not a flat panel but mmmmmmmmmmmmmmmm http://www.jvcpro.co.uk/prod/item/index_html?item=DLA-HD2K
Was the double negative intentional. That reads as if you believe that the screen must be able to do 1080p. Who told you that 1280 by 1024 was the max progressive resolution, and I'm not sure about the relavance of whether a pc could do 1080i. The thread was asking whether there were any screens that could display a 1080p signal on a per pixel basis.
I read on the net somewhere that ESPN were preparing to broadcast in 1080p at some point. Maybe one off events like the Superbowl or something, (assuming that they had the rights!?).
I notice from that link the the USA version has HDMI as well as a DVI connection. I wonder why they removed the HDMI connection for the Uk's version? Especially on a tv that retails for £6,500.
Nice. I wonder how much that would cost? When you consider a 3 chip 1280 by 720p is £25k. A 3 chip with 1920 by 1080p must be significantly more expensive?
Am I right to assume that there aren't any 1080p projectors on the UK market yet. Everything that I have seen reviewed in mags/on the net etc seems to be 720p max. I always assumed that for £25k you'd definitely get a 1080p display.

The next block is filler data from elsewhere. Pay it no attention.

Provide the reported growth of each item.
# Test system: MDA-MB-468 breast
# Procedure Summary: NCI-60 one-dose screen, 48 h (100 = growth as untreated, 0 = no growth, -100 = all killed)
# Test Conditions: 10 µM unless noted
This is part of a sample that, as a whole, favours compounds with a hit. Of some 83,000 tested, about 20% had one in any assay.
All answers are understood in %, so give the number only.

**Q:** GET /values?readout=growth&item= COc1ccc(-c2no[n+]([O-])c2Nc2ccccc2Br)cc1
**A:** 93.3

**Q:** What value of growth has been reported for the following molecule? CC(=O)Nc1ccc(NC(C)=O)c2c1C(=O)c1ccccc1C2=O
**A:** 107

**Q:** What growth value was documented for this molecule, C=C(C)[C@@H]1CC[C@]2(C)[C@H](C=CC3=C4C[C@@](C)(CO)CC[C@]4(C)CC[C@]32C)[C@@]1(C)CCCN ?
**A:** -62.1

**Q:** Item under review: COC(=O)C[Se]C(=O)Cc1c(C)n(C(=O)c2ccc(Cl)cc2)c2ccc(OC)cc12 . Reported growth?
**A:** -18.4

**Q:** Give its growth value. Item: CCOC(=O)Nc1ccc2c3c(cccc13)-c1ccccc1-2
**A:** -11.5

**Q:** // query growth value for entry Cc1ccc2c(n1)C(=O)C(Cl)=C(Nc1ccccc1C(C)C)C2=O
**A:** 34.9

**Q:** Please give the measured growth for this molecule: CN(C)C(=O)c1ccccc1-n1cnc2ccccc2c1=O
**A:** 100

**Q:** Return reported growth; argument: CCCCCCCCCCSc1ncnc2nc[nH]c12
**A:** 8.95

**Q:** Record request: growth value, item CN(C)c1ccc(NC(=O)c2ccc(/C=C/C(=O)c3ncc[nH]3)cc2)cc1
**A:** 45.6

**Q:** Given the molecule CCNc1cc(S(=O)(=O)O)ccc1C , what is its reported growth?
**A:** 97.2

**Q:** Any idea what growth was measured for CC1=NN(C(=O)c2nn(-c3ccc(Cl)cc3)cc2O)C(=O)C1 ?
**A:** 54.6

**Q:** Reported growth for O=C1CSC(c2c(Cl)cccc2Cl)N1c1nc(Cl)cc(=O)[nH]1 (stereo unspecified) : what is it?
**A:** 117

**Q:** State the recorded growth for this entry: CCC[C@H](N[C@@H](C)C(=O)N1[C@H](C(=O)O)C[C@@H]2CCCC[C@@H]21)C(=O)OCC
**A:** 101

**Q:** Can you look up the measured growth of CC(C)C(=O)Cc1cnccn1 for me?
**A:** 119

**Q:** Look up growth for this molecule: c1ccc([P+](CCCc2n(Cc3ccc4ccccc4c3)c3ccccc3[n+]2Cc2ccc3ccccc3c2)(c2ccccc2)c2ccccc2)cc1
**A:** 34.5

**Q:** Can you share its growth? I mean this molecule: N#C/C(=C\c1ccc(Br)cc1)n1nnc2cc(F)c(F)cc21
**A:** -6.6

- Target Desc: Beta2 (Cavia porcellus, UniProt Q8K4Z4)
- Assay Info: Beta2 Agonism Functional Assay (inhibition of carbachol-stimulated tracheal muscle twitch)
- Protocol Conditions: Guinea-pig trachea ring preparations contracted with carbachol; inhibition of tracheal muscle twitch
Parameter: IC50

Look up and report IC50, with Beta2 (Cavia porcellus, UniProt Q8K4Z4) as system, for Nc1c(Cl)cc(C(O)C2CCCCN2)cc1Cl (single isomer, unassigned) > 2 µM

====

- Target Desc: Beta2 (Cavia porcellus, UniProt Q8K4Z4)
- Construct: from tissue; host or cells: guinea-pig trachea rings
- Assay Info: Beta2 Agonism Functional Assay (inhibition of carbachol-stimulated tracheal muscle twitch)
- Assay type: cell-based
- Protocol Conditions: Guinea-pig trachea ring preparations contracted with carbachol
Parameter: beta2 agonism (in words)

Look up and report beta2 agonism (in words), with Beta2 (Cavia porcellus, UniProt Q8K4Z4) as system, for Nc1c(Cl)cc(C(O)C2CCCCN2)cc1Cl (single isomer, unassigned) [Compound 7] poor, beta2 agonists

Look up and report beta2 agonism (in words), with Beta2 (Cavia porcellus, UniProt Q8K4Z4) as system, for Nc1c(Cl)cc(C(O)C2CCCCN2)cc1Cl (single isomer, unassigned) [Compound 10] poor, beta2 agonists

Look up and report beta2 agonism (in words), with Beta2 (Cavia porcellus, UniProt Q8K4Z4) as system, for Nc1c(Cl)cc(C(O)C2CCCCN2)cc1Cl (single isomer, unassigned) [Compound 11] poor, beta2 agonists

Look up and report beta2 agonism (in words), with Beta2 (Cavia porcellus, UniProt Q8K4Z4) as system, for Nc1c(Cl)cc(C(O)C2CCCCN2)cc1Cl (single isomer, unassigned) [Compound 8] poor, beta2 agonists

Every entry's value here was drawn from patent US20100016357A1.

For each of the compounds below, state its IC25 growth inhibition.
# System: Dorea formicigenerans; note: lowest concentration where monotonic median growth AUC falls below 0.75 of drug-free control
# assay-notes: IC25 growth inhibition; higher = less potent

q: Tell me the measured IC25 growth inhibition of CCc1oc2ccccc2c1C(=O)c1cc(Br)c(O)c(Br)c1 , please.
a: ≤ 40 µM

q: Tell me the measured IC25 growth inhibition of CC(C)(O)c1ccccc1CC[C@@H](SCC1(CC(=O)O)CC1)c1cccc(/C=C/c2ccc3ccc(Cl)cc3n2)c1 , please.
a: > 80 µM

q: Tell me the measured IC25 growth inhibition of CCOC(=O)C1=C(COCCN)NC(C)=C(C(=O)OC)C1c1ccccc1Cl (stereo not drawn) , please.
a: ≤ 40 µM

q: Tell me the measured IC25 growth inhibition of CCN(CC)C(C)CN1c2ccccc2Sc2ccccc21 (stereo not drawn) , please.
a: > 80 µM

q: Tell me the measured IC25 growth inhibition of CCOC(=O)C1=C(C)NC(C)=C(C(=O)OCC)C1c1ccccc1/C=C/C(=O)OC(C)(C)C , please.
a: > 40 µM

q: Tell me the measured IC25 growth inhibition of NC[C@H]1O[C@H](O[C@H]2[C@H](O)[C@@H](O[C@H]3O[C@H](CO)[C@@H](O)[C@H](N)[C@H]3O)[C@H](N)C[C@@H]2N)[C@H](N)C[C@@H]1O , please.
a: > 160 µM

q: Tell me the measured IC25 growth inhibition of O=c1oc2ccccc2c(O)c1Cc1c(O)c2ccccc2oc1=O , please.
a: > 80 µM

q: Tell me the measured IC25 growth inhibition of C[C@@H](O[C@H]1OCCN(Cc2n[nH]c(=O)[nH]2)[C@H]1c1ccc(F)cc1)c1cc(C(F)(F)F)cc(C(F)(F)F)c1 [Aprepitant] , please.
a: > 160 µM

you can get them in UK even the 4000:3000 RES, only 4:3 but a cool £1,000,000.00 and £50,000.00 for the lens with 125 degree veiwing angle...........(government and military Apps normally)
A quick google search brings this :
So about £1315 inc VAT for the projector,
or the projector with scaler http://www.ivojo.co.uk/jvc-dla-hd2k-sys.htm
for £15766 inc VAT at todays prices.
I want one
The Sharp LC45GD1E definitely can display 1080p. You don't actually need much more bandwidth to display 1920x1080 than you do to display 1600x1200 - a well-designed DVI-I graphics card can output this, you wouldn't need dual-link DVI.
Usefully it's also one of the few screens to be able to accept 720p or 1080i at 50Hz rather than 60 and with HDCP encryption too - so it will be compatible with Sky HD.
You will need a GOOD graphics card to do 1080p ( over DVI ). Unfortunately the majority of Nvidia cards use the internal TMDS capabilities of the NV** chip which can only just do 1600x1200. This means that it is barely capable of 1080i let alone 1080p. I don't know the situation with ATI based cards as I'm a linux person and ATI is a bad idea under linux.
There is a fairly good article on Toms hardware with regard to DVI compliance testing which covers the essentials.